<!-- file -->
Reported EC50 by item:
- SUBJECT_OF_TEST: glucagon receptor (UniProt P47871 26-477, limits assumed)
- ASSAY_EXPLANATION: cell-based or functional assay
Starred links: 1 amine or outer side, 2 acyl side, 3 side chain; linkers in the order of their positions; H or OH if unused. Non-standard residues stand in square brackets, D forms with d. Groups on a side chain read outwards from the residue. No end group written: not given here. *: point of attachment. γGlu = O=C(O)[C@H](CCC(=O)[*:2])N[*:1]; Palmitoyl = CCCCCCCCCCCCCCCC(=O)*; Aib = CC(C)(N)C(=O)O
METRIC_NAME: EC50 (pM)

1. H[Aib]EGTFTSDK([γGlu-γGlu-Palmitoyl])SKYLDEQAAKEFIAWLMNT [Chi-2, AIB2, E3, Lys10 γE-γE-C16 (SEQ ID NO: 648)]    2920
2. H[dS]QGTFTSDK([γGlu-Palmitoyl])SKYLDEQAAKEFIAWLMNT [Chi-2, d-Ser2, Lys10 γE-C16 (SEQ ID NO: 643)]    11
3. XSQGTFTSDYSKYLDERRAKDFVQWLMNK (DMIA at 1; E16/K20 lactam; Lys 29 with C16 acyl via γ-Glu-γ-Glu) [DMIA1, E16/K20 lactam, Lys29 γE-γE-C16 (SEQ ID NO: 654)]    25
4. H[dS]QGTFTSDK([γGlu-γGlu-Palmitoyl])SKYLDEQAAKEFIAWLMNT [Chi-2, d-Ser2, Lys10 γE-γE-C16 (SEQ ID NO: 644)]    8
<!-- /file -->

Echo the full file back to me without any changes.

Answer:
Reported EC50 by item:
- SUBJECT_OF_TEST: glucagon receptor (UniProt P47871 26-477, limits assumed)
- ASSAY_EXPLANATION: cell-based or functional assay
Starred links: 1 amine or outer side, 2 acyl side, 3 side chain; linkers in the order of their positions; H or OH if unused. Non-standard residues stand in square brackets, D forms with d. Groups on a side chain read outwards from the residue. No end group written: not given here. *: point of attachment. γGlu = O=C(O)[C@H](CCC(=O)[*:2])N[*:1]; Palmitoyl = CCCCCCCCCCCCCCCC(=O)*; Aib = CC(C)(N)C(=O)O
METRIC_NAME: EC50 (pM)

1. H[Aib]EGTFTSDK([γGlu-γGlu-Palmitoyl])SKYLDEQAAKEFIAWLMNT [Chi-2, AIB2, E3, Lys10 γE-γE-C16 (SEQ ID NO: 648)]    2920
2. H[dS]QGTFTSDK([γGlu-Palmitoyl])SKYLDEQAAKEFIAWLMNT [Chi-2, d-Ser2, Lys10 γE-C16 (SEQ ID NO: 643)]    11
3. XSQGTFTSDYSKYLDERRAKDFVQWLMNK (DMIA at 1; E16/K20 lactam; Lys 29 with C16 acyl via γ-Glu-γ-Glu) [DMIA1, E16/K20 lactam, Lys29 γE-γE-C16 (SEQ ID NO: 654)]    25
4. H[dS]QGTFTSDK([γGlu-γGlu-Palmitoyl])SKYLDEQAAKEFIAWLMNT [Chi-2, d-Ser2, Lys10 γE-γE-C16 (SEQ ID NO: 644)]    8